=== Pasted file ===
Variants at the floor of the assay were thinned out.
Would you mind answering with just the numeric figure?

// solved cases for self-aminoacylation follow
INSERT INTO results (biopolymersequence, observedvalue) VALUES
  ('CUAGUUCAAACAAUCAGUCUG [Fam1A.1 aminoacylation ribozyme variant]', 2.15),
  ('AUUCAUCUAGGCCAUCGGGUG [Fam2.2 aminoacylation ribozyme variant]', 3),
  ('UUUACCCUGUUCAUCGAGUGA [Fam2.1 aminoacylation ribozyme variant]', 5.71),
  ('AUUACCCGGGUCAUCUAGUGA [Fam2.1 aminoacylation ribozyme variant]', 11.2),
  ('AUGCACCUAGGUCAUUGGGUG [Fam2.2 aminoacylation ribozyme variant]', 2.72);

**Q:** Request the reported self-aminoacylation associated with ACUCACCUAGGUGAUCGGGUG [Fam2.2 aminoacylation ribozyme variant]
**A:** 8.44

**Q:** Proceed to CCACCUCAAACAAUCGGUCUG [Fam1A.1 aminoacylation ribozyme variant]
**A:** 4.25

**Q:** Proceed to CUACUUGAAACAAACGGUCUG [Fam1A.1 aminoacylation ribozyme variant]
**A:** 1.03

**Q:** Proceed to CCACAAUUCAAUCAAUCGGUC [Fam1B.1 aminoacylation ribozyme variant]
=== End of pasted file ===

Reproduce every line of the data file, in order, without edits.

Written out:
Variants at the floor of the assay were thinned out.
Would you mind answering with just the numeric figure?

// solved cases for self-aminoacylation follow
INSERT INTO results (biopolymersequence, observedvalue) VALUES
  ('CUAGUUCAAACAAUCAGUCUG [Fam1A.1 aminoacylation ribozyme variant]', 2.15),
  ('AUUCAUCUAGGCCAUCGGGUG [Fam2.2 aminoacylation ribozyme variant]', 3),
  ('UUUACCCUGUUCAUCGAGUGA [Fam2.1 aminoacylation ribozyme variant]', 5.71),
  ('AUUACCCGGGUCAUCUAGUGA [Fam2.1 aminoacylation ribozyme variant]', 11.2),
  ('AUGCACCUAGGUCAUUGGGUG [Fam2.2 aminoacylation ribozyme variant]', 2.72);

**Q:** Request the reported self-aminoacylation associated with ACUCACCUAGGUGAUCGGGUG [Fam2.2 aminoacylation ribozyme variant]
**A:** 8.44

**Q:** Proceed to CCACCUCAAACAAUCGGUCUG [Fam1A.1 aminoacylation ribozyme variant]
**A:** 4.25

**Q:** Proceed to CUACUUGAAACAAACGGUCUG [Fam1A.1 aminoacylation ribozyme variant]
**A:** 1.03

**Q:** Proceed to CCACAAUUCAAUCAAUCGGUC [Fam1B.1 aminoacylation ribozyme variant]